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bob7947

GAO to Air Force: Take Your Dirty Plates and Utensils Home!

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I received an e-mail yesterday afternoon that provided a GAO appropriations decision.  I've added a link to the decision under the quote.  What do you think of the decision?

Quote

Air Force Reserve Command may not use appropriated funds to purchase disposable plates and utensils where potable water was not available in the building but was provided via bottled water. Disposable plates and utensils, like food, are personal expenses of individual employees. An agency may not use appropriated funds to purchase items considered personal expenses without specific statutory authority to do so, unless the agency can demonstrate that the provision of items that would otherwise constitute a personal expense directly advances the agency’s statutory mission and the benefit accruing to the agency clearly outweighs the ancillary benefit to the employee.

Air Force Reserve Command--Disposable Plates and Utensils, B-329316: Nov 29, 2017

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I like it.  The government shouldn't have to spend one more penny than it needs to.  If I were in that situation, I would not view it as the government's job to provide me with a clean plate and fork to eat the food I bought and prepared myself.  I can either wash my own dishes at home at the end of the day (I already do) or break down and spend $2 for a 100-count of paper plates.  I would be different if folks were stuck in the command post 24 hours a day for days at a time, but here they are just on 12 hour shifts.  It amazes me the lengths folks will go to, in order to try and get taxpayers to pay for some of these types of things to be purchased.  Like folks not wanting to by their own $3 box of tissues or a $1 bottle of hand sanitizer.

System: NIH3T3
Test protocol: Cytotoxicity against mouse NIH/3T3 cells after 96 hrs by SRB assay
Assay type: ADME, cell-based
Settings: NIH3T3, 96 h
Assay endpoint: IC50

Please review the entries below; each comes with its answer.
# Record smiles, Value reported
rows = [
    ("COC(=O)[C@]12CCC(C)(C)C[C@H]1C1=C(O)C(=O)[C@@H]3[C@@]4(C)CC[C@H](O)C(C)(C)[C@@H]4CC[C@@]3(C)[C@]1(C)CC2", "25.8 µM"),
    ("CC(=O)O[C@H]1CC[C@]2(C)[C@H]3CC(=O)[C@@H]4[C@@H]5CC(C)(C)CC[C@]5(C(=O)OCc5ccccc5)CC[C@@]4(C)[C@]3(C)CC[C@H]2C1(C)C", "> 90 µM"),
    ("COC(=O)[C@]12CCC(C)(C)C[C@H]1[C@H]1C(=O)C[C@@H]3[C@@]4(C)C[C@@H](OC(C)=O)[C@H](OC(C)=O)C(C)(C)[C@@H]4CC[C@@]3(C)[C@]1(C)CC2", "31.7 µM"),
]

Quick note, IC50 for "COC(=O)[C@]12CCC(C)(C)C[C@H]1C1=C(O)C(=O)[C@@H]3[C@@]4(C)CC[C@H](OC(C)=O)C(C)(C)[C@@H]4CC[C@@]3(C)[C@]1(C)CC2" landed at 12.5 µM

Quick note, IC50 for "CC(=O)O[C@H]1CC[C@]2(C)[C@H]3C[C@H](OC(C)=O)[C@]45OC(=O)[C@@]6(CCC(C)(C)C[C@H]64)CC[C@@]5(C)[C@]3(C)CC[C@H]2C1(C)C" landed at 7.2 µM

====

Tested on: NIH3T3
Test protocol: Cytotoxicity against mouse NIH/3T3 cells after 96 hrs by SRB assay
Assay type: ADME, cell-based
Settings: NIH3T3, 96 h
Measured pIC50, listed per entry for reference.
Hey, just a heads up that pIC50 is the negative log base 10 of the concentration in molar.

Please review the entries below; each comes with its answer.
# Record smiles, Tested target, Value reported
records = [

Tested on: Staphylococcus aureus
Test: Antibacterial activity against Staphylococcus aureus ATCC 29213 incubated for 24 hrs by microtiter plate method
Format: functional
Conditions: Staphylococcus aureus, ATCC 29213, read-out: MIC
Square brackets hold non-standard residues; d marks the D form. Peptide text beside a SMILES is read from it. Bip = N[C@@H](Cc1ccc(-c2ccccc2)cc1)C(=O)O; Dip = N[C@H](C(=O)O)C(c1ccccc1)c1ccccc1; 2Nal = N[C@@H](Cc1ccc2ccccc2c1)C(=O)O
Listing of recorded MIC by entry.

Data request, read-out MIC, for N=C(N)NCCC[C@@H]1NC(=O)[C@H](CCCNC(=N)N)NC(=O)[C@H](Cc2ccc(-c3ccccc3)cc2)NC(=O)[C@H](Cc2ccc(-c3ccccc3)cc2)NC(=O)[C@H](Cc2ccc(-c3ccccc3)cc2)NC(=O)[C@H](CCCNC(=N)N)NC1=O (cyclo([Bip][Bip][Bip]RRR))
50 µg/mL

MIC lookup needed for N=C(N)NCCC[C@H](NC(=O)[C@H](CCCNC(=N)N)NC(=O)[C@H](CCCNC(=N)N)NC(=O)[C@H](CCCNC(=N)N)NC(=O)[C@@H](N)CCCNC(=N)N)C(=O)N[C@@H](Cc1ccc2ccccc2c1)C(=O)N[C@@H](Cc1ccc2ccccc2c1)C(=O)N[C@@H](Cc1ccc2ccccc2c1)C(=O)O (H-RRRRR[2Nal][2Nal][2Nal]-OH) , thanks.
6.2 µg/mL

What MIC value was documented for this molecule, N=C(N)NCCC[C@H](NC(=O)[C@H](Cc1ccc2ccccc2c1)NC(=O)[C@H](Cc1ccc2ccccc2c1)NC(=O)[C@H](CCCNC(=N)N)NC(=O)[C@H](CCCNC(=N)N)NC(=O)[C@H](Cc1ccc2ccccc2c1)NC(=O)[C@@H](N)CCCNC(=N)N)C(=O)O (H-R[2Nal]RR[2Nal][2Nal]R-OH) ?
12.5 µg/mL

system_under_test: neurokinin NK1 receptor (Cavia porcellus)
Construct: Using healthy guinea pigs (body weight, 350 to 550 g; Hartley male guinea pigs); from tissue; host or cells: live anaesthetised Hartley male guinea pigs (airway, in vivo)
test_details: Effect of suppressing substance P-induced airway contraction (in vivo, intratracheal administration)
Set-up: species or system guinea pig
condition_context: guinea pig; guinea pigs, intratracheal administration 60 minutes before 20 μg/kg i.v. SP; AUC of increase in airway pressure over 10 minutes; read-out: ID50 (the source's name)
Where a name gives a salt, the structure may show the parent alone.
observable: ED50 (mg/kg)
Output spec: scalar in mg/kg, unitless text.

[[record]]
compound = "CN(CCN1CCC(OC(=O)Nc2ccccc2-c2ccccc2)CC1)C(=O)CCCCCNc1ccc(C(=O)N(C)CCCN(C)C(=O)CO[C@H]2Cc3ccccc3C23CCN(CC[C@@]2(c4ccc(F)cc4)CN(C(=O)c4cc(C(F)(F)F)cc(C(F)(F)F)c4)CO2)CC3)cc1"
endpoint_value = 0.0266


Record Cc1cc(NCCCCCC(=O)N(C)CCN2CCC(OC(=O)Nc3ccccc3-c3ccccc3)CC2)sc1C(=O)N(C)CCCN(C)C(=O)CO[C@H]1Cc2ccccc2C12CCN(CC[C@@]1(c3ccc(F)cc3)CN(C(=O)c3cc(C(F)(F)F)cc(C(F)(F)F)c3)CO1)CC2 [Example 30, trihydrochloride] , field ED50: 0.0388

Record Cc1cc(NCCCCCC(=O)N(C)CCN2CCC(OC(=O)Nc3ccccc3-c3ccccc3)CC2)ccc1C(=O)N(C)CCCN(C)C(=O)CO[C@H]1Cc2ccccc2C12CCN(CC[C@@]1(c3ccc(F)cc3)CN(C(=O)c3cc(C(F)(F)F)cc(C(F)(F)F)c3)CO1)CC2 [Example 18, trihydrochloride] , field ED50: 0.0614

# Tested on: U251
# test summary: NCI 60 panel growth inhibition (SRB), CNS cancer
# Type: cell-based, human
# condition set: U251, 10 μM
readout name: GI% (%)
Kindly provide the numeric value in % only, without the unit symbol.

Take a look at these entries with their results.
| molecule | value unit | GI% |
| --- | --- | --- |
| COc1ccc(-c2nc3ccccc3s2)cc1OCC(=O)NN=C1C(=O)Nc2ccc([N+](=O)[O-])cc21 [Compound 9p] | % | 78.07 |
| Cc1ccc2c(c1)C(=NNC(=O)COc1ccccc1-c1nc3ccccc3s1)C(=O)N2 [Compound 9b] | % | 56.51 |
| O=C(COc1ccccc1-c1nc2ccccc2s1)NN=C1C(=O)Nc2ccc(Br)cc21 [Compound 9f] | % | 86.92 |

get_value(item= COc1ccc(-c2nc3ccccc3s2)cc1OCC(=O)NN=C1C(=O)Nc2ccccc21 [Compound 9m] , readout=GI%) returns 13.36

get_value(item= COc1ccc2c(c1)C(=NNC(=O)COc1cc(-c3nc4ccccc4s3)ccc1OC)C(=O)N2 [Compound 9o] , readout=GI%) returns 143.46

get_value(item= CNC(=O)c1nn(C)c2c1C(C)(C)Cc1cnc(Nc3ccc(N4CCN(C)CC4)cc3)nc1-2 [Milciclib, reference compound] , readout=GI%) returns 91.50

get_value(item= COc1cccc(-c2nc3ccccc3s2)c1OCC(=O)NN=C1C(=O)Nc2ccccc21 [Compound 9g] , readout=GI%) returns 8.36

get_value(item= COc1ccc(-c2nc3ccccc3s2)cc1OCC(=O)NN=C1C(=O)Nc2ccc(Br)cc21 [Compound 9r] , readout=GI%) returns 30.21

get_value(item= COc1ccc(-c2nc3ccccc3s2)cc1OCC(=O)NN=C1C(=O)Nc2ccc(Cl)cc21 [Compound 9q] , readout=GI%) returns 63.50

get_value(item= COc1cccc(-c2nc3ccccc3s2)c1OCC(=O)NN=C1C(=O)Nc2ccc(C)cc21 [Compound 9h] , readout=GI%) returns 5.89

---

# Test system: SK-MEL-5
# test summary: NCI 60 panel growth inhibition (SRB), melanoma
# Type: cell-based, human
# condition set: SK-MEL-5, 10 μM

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The GAO said personnel could use the "water provided" to wash their dishes.  Presumably, this means the bottled water the AF is providing.  I wonder what the result would have been if the employees chose this option and ran up the water bill so that it greatly exceeded what the disposable items cost. 

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4 minutes ago, jwomack said:

Agree with GAO except where they implied employees could wash their dishes with the bottled water.

I saw that too.  I wonder if their rationale was that employees have otherwise been able to wash their dishes in the community sink with water out of the tap and that it would be okay for them to use the bottled water for the same purpose.  If so, and if I were the local commander, I'd not allow water to be used for that purpose if it would significantly increase the cost to the government.

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Would this principle be applied in a combat zone?  Never served, but I imagine there are times a soldier can not purchase things even if he wanted to.  

Nevertheless a commanding officer could purchase the plates personally.  That would be a good move.

 

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You don't need plates to eat MREs.  Further, funds are available to feed troops in dining facilities, which includes buying of treys, plates and cutlery.  However, when I was an adviser in Viet Nam, we were not part of the Army subsistence supply system.  Therefore, we had to buy our own food but kitchen equipment, dishes and cutlery were provided.  Of course, we always had our mess kits and C rations as a fall back.  I don't know if something similar is happening today.

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And people wonder why the best and the brightest want to work in Silicon Valley (or equivalent) where this question wouldn't even arise. Anything (within reason) that improves morale and/or reduces employee non-work time and/or reduces employee non-work stress will be provided. Why? Because those companies want their employees focused on the work in front of them.